Dropping his lure back down, Craig gets another hit almost immediately, but loses it.

Things are starting to smoke, I think.

I get a hit without seeing a separation. The fish sped in out of the sonar’s range. It’s a shorty, too.

A couple minutes later, I watch a separation rise to my lure. Then it goes down again. Then it comes up. 

“Steady…steady,” Craig instructs.

After playing a mind game for a couple minutes, the fish hits. The fight is a good one. We’re using 4 lb. test line so it takes a couple minutes. But it appears, dodging maddeningly in and out of view. Finally, it goes vertical and Craig pulls it out of the hole.

After high-fiving, and taking hero shots, I decide to lay the thing down near the graph to get a photo of our set up.

Craig warns me not to…But no, I don’t listen. Somehow, that big, fat walleye managed to stick her head back into the hole. Craig grabbed her, but she slipped through his fingers like an exciting dream when you wake up. 

The Cleveland, Phillips and Vienna Bars boast drop-offs where walleyes and perch gather in winter, and slowly move west. Find the magic depth and you’ll stand a good chance of pulling fish dinners out of the hole until your arms hurt.

Still, Craig reminds everyone: “Grand slams don’t happen very often; only about 1 in 25 times out. But that’s what makes ‘em so worth it.”

You can access the best walleye spots from the Cleveland Docks Fishing Access site at the sharp bend on the hamlet’s east side, and at the little park at the end of Mill Street in the village of Constantia. 
Craig landing a good one.

One of our shorties

Craig on Ice

Wednesday, January 8, 2014

Icing Hawg Perch

By Spider Rybaak
Burt with Billington Bay ice hawg.
Oneida Lake is one of the most productive lakes in the country. No matter what warm-water species you have swimming in and out of your imagination all day long, the place is full of ‘em.

Still, yellow perch ranks as top dog, year-round. And lately, they’re bigger than ever and more plentiful than at any time in recent memory. In fact, 2014’s first weekend saw colorful shanty cities sprout all over the lake, and the perch spread on the ice outnumbered all other species by about 10 to 1.

So when Burt Menninger called, saying: “Sorry to call you on such short notice Spider, but there’s a good perch bite on right now.  My contacts caught their limits yesterday and they’re well on their way to matching that today. I’m leaving within the hour. Wanna come?”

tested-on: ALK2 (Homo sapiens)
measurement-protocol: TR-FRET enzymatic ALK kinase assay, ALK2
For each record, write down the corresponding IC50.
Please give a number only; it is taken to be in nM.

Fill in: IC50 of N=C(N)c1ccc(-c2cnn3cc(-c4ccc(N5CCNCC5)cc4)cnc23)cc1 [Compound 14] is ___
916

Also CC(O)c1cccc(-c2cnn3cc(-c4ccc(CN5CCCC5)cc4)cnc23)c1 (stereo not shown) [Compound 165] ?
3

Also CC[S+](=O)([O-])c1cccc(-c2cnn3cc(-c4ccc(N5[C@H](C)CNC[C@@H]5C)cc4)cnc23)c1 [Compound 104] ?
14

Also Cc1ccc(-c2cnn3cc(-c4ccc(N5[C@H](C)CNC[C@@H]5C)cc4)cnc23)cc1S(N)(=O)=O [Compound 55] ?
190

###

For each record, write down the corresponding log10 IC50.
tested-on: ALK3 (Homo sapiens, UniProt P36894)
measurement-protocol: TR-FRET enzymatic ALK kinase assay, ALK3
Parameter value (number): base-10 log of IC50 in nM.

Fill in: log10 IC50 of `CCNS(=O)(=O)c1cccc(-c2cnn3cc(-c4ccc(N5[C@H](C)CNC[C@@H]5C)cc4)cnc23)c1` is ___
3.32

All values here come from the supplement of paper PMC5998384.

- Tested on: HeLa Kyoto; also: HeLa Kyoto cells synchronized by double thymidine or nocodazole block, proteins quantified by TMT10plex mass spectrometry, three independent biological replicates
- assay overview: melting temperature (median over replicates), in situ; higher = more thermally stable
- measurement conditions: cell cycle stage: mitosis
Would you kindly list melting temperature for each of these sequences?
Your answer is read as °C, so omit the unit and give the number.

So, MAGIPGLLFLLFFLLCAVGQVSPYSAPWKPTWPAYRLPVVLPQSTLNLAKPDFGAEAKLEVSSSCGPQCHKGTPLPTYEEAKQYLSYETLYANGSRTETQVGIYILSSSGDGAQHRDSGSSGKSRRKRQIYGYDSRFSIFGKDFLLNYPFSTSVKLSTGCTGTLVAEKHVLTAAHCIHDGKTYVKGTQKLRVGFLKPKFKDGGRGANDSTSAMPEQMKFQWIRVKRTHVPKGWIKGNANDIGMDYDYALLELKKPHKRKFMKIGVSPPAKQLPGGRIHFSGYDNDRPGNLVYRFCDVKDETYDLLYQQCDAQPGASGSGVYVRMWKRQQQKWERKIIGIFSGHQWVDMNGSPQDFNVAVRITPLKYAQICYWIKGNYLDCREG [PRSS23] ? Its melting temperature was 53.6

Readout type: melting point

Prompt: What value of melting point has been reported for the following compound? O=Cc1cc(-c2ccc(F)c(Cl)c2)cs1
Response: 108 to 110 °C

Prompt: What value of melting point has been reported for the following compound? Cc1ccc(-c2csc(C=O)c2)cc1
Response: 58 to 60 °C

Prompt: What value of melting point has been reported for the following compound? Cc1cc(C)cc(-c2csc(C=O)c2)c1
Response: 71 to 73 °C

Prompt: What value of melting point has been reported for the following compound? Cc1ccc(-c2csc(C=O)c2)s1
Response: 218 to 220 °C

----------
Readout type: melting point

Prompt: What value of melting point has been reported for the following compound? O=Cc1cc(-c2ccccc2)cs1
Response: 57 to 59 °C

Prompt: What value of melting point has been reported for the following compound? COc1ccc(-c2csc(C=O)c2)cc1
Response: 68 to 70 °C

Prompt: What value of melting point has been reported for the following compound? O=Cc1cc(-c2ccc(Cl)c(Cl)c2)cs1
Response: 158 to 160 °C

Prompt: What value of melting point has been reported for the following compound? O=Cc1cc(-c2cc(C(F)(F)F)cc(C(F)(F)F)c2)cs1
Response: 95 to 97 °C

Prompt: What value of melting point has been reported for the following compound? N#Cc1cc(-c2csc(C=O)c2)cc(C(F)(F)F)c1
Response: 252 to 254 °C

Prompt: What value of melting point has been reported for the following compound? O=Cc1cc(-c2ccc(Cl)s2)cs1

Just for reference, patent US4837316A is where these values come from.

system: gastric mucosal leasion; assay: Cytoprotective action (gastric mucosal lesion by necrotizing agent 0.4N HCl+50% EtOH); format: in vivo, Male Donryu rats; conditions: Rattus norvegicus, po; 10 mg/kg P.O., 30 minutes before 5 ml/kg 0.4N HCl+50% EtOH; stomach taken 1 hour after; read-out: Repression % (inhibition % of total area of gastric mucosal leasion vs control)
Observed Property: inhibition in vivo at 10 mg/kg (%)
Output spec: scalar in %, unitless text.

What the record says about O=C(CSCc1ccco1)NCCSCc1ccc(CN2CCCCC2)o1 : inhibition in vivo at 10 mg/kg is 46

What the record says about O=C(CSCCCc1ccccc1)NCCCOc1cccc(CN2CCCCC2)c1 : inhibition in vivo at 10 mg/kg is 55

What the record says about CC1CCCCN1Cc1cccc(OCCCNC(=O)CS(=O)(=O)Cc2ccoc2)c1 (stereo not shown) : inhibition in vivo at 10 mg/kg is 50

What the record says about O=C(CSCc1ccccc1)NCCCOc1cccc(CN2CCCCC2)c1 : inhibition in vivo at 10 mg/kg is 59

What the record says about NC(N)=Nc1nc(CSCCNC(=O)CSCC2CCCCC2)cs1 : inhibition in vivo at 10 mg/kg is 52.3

His words launched me into a flurry of activity that had the whole house (four cats and my sweetheart) running for cover.  What can I say?  My stuff is stashed all over the house and I had the opportunity to go ice-fishing with one of the lake’s living legends; nothing was gonna stand in my way.

You see, Burt has lived on the lake for almost 60 years. In that time, he’s fished every inch of the place. In fact, his reputation for catching walleye and perch was so widespread in the last century, a popular refrain around the lake was “If Burt ain’t catching fish, no one is.” And while 75 years of life have slowed him down a bit lately, he still knows his stuff.

Before long, we were standing on the ice in the fish-rich southeastern corner of Oswego County’s territorial waters. Cazenovia’s Michael Sattler (an old friend of Burt’s) and son Hunter did their reconnaissance well and a batch of perch was sprawled out in front of their ice shanty like a Persian rug.

We stood on ice 11 inches thick, over 18 to 20 feet of water. Burt started catching perch, including monstrous 13-inch hawgs, on hardware tipped with a perch eye. Mike and Hunter were doing equally well on buckeyes. I started nailing them on flatheads. Jim Evans, another buddy of Burt’s who was already out there when we arrived, was running around tending tip-ups loaded with buckeyes.